Nearly four out of 10 carers spend more than 100 hours a week looking after their loved one, leaving some feeling isolated and lacking practical help, a major poll has found.

The survey of almost 57,400 carers for the Health and Social Care Information Centre (HSCIC) found 15% were unable to do anything they valued or enjoyed due to their caring responsibilities.

When asked to rate their satisfaction with support and services received in the last 12 months, 15% were extremely satisfied, 26% were very satisfied, and 33% were quite satisfied.

Some 6% were quite dissatisfied, 3% were very dissatisfied and 3% were extremely dissatisfied, all up on the previous survey.

Overall, 38% of carers said they spent 100 hours or more per week looking after the person they cared for, up on the 36% in 2012/13.

About 20% said they had freedom to spend their time as they wanted, down from 22% previously.

Some 15% did not get chance to enjoy anything, while 65% got to do some of the things they liked.

Fewer people than in 2012/13 said they had total control over their lives. Some 61% said they had some control but not enough.

The report, the Personal Social Services Survey of Adult Carers in England, covers carers known to local authorities.

HSCIC statistician Katharine Robbins said:"This survey helps lift the lid on the lives of the many thousands of people who care for another adult as part of their everyday life.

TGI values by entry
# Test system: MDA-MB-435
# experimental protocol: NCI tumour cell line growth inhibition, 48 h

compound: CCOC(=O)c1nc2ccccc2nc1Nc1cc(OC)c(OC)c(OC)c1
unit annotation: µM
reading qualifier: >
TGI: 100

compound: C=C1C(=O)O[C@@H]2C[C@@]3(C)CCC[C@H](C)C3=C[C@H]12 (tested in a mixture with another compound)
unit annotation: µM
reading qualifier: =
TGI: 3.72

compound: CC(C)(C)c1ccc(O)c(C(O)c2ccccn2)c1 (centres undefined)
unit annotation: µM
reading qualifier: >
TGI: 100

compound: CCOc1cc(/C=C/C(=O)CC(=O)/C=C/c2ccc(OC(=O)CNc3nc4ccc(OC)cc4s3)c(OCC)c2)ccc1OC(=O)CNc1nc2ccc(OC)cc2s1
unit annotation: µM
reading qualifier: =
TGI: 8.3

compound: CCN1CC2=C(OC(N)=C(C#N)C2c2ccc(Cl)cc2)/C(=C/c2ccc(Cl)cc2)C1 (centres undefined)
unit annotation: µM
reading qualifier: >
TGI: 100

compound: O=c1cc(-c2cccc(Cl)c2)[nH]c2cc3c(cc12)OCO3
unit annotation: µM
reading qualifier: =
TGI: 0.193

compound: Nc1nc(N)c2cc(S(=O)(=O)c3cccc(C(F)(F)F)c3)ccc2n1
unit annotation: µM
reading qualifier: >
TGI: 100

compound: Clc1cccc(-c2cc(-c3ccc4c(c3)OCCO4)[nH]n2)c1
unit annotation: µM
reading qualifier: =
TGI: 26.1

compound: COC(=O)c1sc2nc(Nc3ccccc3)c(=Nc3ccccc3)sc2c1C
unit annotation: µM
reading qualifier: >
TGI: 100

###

"It shows a wide range of experiences of carers known to local authorities."

When asked to consider the encouragement and support they received in regard to their caring role, 40% of carers felt they had encouragement and support, while 17% felt they had none.

Some 15% neglected themselves in terms of eating well or getting enough sleep, up on 14% previously.

Just over a quarter (28%) said they could not look after themselves some of the time.

Helena Herklots, chief executive of Carers UK, said: "The results of this year's survey reflect what we know from families; that they are providing more care with less support and are finding it harder to look after their own health, maintain relationships with others and have a life of their own alongside caring.

"Carers save the economy £119 billion every year in the unpaid care they provide, yet their own health and wellbeing is suffering.

"As the Treasury finalises the spending review, the results of the survey should be a wake-up call for national and local government that more funding is needed for support to back-up carers."

Charlotte Argyle, carers programme manager at Macmillan Cancer Support, said: "It is worrying that carers are neglecting their own health and that thousands aren't getting enough support.

"Carers who are not supported can reach crisis point or have a breakdown.

"As well as being extremely distressing for carers, this can affect the health and wellbeing of the person they're looking after.

"We know this can lead to unplanned hospital admissions for someone with cancer, or the carer, as well as an increased reliance on health and social care services if the family member or friend is unable to continue caring."

Caroline Abrahams, charity director at Age UK, said: "Most carers care willingly but the fact remains that caring is often a tough and relentless job which exacts a considerable toll on the carer.

"In addition, older carers - of whom there are growing numbers - may well have their own health and care needs too, which they sometimes neglect because they are too busy to seek help."